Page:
Just like with the asset limit, if your preexisting annuity puts your monthly income stream over the income limit, there are still methods you can use to get under that limit.
Using Annuities as an Approach to Become Medicaid Eligible
Purchasing a Medicaid compliant annuity can help an applicant become eligible for Medicaid Long Term Care by turning assets into income. This can often prove helpful since the asset limit is $2,000 total, and the income limit in most states is more than $2000 per month.
Annuities can be an ideal approach to Medicaid eligibility for a married couple with one spouse applying and the other spouse a non-applicant. This is because Medicaid considers all assets of a married couple to be jointly owned, and thus counted against the asset limit of the applicant spouse, but the income of the non-applicant spouse is not counted against the income limit for Nursing Home or HCBS Waiver Medicaid eligibility for the applicant. In other words, a couple can turn a well-funded joint savings account into an annuity in the non-applicant spouse’s name that will pay them a substantial monthly payment and still maintain Nursing Home or HCBS Waiver Medicaid eligibility for the applicant spouse. New York is the only state where non-applicant spouses with significant income may be required to pay some of the applicant spouse’s expenses, but even that is capped at 25%.
For example, Albert and Zoe are a married couple. Albert requires nursing home care and is applying for Nursing Home Medicaid Long Term Care while Zoe is healthy and will remain at home. The couple, both age 77, have $250,000 in joint assets, which puts them well above the asset limit. However, they can use the Community Spouse Resource Allowance, which lets the non-applicant (or community) spouse keep $137,400 in most states for 2022, to reduce that total to $112,600, which is still well over the asset limit of $2,000. But they can get to that limit by purchasing a $110,600 annuity in Zoe’s name. It will make fixed payments of $838.33 every month for 11 years, which will make the annuity actuarially sound because a woman age 77, like Zoe, will live, on average according the Social Security Administration, to 88 years and three months of age, which means the annuity needs to pay out in full in 11 years and three months, and this one pays out in 11 years.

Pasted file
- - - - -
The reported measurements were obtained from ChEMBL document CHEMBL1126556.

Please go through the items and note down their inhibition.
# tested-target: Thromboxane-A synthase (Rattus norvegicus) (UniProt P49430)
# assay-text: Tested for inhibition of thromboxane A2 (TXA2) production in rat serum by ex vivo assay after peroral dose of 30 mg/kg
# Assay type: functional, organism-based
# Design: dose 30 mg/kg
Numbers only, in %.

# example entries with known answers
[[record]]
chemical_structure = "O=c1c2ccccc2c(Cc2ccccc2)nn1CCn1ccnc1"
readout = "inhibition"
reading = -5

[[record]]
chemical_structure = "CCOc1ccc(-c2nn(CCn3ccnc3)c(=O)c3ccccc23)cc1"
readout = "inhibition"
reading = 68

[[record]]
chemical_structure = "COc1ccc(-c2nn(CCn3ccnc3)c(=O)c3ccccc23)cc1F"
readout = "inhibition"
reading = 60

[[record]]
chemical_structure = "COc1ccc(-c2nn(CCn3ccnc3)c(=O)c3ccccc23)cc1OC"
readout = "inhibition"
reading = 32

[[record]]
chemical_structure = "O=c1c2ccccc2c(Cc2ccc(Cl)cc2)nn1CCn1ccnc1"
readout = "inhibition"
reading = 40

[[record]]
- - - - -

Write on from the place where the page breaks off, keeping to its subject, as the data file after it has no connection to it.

For single applicants or married couples with both spouses applying, annuities are a less effective approach when it comes to eligibility for Nursing Home Medicaid. That’s because Medicaid will require most of the Medicaid recipient’s income stream (everything except the $30-$200 / month personal needs allowance), including the monthly payments from the annuity, to be paid to the nursing home. Purchasing a Medicaid-compliant annuity could help a single applicant or married couple with two applicants get below the asset limit, but there may be better ways to do that like purchasing an irrevocable funereal trust or making medically-needed improvements to the home.
It’s a different story for single applicants or married couples with two applicants when it comes to annuities and HCBS Waiver Medicaid income limits, because Waiver recipients are allowed to keep their income up to their state limit. So, using an annuity to turn assets into income could be a worthwhile approach for single applicants or married couples with two applicants when it comes to HCBS Waiver Medicaid eligibility.
Requirements for a Medicaid Compliant Annuity
These are the general rules that annuities must follow to be Medicaid compliant. They can vary by state.
• Immediate vs. deferred – Immediate annuities begin paying back the owner of the annuity (called the annuitant) immediately after the annuity is purchased. Annuities must be immediate to meet Medicaid compliance standards. Deferred annuities (also called longevity annuities or tax-deferred annuities) don’t start paying out until a later date, usually years after the transaction. Deferred annuities ARE NOT Medicaid compliant and will be counted as assets.
• Irrevocable vs revocable – An irrevocable annuity cannot be changed, canceled or cashed out in any way. Annuities must be irrevocable to meet Medicaid compliance standards. Revocable annuities can be altered, terminated or cashed out by the annuitant. Revocable annuities ARE NOT Medicaid compliant and will be counted as assets.
• Fixed vs variable – A fixed annuity guarantees that payments will be made monthly in the same amount dollar amount for the life of the annuity. Annuities must be fixed to meet Medicaid compliance standards. With a variable annuity, the payment amounts change with the fluctuation of the annuity’s investments. Variable annuities ARE NOT Medicaid compliant and will be counted as assets.